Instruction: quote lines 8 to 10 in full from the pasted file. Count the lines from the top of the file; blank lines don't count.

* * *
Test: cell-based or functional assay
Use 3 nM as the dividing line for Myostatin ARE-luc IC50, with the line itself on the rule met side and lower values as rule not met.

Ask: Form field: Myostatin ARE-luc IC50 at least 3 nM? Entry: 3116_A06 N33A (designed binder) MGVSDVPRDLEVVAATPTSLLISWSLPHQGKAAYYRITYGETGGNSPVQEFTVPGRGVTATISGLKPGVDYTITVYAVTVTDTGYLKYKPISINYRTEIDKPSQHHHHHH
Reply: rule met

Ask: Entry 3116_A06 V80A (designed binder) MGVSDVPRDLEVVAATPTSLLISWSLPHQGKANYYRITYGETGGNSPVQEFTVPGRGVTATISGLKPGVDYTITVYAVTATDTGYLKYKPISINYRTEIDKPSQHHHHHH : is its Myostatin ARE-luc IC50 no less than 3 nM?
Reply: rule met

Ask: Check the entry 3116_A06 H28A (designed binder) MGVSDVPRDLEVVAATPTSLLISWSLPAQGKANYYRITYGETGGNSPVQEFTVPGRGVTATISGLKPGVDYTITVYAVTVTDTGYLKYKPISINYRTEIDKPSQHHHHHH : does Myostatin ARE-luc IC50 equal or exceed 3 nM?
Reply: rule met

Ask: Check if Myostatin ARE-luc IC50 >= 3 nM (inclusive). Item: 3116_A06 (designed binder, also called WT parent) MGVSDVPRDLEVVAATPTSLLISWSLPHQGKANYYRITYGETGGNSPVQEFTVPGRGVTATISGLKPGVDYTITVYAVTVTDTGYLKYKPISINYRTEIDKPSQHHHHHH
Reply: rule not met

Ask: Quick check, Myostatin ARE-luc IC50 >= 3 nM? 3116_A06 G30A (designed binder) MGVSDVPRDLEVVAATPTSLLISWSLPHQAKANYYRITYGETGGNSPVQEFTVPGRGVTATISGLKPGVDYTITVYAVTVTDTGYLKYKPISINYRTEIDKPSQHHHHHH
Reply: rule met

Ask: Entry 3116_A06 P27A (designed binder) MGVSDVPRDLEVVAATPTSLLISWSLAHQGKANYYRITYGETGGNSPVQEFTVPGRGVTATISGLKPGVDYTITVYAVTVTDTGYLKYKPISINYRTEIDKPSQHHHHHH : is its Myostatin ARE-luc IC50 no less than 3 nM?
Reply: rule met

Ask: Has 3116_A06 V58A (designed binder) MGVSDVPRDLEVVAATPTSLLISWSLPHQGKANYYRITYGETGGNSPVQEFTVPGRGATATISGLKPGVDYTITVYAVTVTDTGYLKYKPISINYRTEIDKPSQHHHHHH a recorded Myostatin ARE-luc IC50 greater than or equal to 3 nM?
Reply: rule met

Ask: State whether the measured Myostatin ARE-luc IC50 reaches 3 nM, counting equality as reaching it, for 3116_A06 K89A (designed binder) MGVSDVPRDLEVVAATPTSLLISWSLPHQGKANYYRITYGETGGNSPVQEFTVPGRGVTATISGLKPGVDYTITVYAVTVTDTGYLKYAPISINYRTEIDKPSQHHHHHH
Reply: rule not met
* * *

Reply: rule met

Ask: Check if Myostatin ARE-luc IC50 >= 3 nM (inclusive). Item: 3116_A06 (designed binder, also called WT parent) MGVSDVPRDLEVVAATPTSLLISWSLPHQGKANYYRITYGETGGNSPVQEFTVPGRGVTATISGLKPGVDYTITVYAVTVTDTGYLKYKPISINYRTEIDKPSQHHHHHH
Reply: rule not met